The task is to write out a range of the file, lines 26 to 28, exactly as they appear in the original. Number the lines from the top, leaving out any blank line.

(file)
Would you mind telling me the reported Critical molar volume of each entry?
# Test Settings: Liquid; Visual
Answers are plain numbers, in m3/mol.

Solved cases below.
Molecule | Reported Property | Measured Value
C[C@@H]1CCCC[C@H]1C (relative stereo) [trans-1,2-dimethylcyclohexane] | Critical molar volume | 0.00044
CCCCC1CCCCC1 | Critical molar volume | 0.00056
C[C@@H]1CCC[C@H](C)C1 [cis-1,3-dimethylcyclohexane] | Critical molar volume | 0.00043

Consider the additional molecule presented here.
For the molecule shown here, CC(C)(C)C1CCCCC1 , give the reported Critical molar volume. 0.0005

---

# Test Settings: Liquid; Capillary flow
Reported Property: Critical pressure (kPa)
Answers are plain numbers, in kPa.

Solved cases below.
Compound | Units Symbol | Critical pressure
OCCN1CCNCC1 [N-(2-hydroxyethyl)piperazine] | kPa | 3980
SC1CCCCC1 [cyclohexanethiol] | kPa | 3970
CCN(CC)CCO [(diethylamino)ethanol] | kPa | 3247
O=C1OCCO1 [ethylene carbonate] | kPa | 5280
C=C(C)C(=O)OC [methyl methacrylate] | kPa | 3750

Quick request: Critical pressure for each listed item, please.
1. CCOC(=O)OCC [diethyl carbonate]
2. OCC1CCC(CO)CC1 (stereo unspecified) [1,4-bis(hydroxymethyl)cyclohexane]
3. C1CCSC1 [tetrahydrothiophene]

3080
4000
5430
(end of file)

3080
4000
5430